Militarization in Relation to International Business

Topics: Management, Business, Critical theory Pages: 9 (2794 words) Published: September 10, 2009
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Guest editorial

Introduction: militarization and international business
Peter Stokes
Lancashire Business School, University of Central Lancashire, Preston, UK


Ryan Bishop
National University of Singapore, Singapore, and

John Phillips
National University of Singapore, Singapore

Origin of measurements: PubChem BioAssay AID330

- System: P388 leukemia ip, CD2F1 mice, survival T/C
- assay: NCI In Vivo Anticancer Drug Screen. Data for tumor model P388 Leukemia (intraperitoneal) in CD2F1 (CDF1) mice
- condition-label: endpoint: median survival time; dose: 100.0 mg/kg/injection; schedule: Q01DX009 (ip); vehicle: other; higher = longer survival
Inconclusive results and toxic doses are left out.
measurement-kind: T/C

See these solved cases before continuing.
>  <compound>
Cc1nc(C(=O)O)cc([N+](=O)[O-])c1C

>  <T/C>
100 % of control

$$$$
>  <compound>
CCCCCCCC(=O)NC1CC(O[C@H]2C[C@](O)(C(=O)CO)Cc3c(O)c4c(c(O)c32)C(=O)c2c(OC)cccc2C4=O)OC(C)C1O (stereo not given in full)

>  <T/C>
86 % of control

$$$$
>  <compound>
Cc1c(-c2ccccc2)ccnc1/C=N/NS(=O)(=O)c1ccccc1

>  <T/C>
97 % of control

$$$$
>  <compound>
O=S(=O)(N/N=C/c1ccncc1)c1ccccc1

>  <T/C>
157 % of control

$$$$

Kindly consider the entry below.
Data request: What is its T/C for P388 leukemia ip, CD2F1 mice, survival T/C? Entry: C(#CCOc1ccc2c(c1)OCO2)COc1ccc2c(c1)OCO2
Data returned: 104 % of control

Purpose – The purpose of this paper is to introduce a special issue which looks into how militarization can be seen as an entity from which international business, management and organization can or cannot glean potentially useful lessons. Design/methodology/approach – Five papers have been used to give a suitable basis for the reconceptualisation and recontextualisation of the military and militarization in relation to international business. Findings – Several key tasks are achieved in rephrasing the issues of militarization in relation to international business. A wide national and cultural span is covered. Originality/value – In developing and assembling this collection of papers claim cannot be laid to have answered issues on militarization, ground has been laid and reference points provided for a much needed wider critical debate. Keywords Military actions, International business, Organizations Paper type General review